8. What happens to Plath in the cathedral? What does the light remind her of [pp. 75–76]? How does her confrontation with her mother help to explain the psychological pressures she is under? What are the juxtapositions that make the chapter titled “Lady Lazarus” so powerful?

9. How does the novel represent the life and marriage of two poets? How does Moses convey the intensity of the imaginative life and what poets need in order for their writing to thrive, as well as the danger of competition between them?

10. Many of the twentieth century’s major women writers—Virginia Woolf, Elizabeth Bishop, Marianne Moore, Gertrude Stein—had no children. Yet for Plath, Moses writes, “the existential act of giving birth to her child, a complete and
separate being—she could see, [was] nothing but the beginning of her real existence. . . . She would never do anything else to touch it, this ineffable transforming act [pp. 9–10]. How does Plath’s motherhood reverberate through the novel, and how does it affect her work as a poet?

11. Comment on the novel’s structure, particularly on Moses’s practice of dating each chapter. Why might Moses have decided to end the novel on December 29, 1962, rather than on February 11, 1963, the day of Plath’s death? What is the tone of the final chapter?

12. Anne Stevenson, one of Plath’s biographers, writes that Wintering is “an admirably just and unexaggerated work of psychological empathy. . . . Everyone who seeks a valid, impartial explanation for Plath’s suicide should read this book.” What aspects of Plath’s life and state of mind, as depicted by Moses, pull the reader most powerfully into sympathy with her plight?

13. Does the novel invoke the reader’s sympathy for Ted Hughes, who is often seen as the villain of the Plath story? If so, how?

14. Harkening back to George Steiner’s reference to Plath’s “essentially austere manner,” comment on Moses’s prose style and use of imagery. Whose point of view does the narrator take? Why?

A Note about Sylvia Plath’s Ariel

The table of contents of Wintering reflects Plath’s intended order and inclusion of poems for Ariel, had she lived to see the collection into print. Instead, Ted Hughes rearranged the order and replaced fourteen poems with thirteen others of his own choosing. In Plath’s version the final poem was to be the bee poem “Wintering,” which ends with the stanza, “Will the hive survive, will the gladiolas / Succeed in banking their fires / To enter another year? / What will they taste of, the Christmas roses? / The bees are flying. They taste the spring.” But the published version of the book ends with the darker poems of early 1963, including “Edge.” Ariel was published in 1965 with Hughes’s selection and sequencing of the poems. For readers who wish to read the poems in the sequence Plath intended, the twelve poems missing from Ariel can be found in The Collected Poems.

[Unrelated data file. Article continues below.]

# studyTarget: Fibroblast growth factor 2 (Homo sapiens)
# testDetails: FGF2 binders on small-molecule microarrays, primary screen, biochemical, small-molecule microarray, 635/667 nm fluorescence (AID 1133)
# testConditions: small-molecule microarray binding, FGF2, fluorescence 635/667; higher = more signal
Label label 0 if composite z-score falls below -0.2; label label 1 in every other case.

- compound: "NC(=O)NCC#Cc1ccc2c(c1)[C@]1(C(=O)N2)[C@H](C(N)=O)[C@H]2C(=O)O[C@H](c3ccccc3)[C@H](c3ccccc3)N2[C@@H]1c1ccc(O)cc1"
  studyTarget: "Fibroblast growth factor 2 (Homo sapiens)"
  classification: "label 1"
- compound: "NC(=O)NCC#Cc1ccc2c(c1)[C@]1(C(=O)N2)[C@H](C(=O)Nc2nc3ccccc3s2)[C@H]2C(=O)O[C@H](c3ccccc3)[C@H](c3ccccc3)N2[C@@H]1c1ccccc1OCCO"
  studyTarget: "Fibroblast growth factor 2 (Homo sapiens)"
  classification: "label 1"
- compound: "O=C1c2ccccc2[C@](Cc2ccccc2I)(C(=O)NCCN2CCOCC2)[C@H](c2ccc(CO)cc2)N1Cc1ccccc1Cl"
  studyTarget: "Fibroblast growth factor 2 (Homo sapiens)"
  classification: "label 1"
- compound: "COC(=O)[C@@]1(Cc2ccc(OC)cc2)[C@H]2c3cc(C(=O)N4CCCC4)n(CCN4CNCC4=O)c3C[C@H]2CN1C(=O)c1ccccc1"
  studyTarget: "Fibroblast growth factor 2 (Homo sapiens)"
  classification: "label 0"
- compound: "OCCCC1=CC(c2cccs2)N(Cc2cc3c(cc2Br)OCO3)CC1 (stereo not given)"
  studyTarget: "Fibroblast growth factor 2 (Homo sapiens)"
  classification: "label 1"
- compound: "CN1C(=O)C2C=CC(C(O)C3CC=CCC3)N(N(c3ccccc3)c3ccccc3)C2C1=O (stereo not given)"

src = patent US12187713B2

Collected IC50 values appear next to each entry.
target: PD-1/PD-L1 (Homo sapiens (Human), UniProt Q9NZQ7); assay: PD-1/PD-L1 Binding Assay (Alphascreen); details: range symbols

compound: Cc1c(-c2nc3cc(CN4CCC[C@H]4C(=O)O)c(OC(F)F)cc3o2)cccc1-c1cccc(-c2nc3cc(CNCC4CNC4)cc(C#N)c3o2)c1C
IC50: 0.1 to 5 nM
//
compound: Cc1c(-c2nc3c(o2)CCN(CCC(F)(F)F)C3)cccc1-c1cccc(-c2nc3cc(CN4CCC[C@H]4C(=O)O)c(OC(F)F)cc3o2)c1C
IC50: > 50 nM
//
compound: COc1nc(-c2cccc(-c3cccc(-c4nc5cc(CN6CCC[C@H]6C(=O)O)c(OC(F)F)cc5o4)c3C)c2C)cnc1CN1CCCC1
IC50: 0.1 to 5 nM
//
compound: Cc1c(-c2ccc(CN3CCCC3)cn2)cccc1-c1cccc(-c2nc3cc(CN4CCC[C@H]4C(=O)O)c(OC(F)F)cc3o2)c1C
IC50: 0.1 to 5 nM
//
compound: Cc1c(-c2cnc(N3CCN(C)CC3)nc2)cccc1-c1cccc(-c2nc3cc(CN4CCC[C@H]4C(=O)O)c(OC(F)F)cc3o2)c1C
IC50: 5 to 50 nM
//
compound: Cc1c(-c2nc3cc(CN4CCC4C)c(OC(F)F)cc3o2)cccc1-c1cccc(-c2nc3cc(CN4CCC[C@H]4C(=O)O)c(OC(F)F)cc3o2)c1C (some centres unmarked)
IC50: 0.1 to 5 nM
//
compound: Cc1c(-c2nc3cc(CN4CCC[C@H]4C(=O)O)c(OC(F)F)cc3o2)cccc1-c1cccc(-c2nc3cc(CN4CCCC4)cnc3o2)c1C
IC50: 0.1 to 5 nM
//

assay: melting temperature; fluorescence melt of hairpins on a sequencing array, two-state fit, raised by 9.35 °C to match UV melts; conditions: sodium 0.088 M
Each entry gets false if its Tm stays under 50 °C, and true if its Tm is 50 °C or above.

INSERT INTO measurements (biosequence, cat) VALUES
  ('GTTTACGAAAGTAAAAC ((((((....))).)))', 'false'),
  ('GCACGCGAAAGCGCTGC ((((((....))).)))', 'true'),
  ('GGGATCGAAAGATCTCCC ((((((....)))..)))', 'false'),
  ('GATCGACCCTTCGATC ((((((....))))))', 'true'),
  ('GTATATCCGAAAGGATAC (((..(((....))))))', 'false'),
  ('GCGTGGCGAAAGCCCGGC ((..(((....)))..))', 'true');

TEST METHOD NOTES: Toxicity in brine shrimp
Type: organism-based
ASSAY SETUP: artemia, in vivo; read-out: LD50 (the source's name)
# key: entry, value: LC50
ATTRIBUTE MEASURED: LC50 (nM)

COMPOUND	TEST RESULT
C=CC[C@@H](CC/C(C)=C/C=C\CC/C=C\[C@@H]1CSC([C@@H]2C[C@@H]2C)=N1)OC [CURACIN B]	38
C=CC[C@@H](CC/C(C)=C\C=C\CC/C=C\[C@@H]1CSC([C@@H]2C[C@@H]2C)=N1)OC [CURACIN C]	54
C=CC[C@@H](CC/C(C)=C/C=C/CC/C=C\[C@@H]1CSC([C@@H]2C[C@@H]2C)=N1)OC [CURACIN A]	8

About this Author

Kate Moses was born in San Francisco in 1962 to a British father and an American mother and grew up in various parts of the United States before returning to California to attend college. She subsequently worked as an editor in publishing and as literary director at San Francisco’s Intersection for the Arts. In 1997 she became one of the two founding editors of’s Mothers Who Think Web site, which led to the American Book Award–winning anthology Mothers Who Think, coedited with Camille Peri. She lives in San Francisco with her husband and their two children. Wintering is her first novel.

Suggested Reading

A. Alvarez, The Savage God: A Study of Suicide; Steven Gould Axelrod, Sylvia Plath: The Wound and the Cure of Words; Tracy Brain, The Other Sylvia Plath; Lynda K. Bundtzen, The Other Ariel; Peter Davison, The Fading Smile: Poets in Boston from Robert Lowell to Sylvia Plath; Ted Hughes, Birthday Letters and Winter Pollen: Occasional Prose; Karen V. Kukil, ed., The Unabridged Journals of Sylvia Plath; Kay Redfield Jamison, Touched with Fire: Manic Depressive Illness and the Artistic Temperament and Night Falls Fast: Understanding Suicide; Janet Malcolm, The Silent Woman: Sylvia Plath and Ted Hughes; Robin Peel, Writing Back: Sylvia Plath and Cold War Politics; Aurelia Plath, ed., Letters Home: Correspondence, 1950-1963; Sylvia Plath, Ariel: Poems, The Bell Jar: A Novel, The Collected Poems, and Johnny Panic and the Bible of Dreams: Short Stories, Prose, and Diary Excerpts; Jacqueline Rose, The Haunting of Sylvia Plath; Erica Wagner, Ariel’s Gift: Ted Hughes, Sylvia Plath, and the Story of Birthday Letters; Linda Wagner-Martin, Sylvia Plath; Susan R. Van Dyne, Revising Life: Sylvia Plath’s Ariel Poems.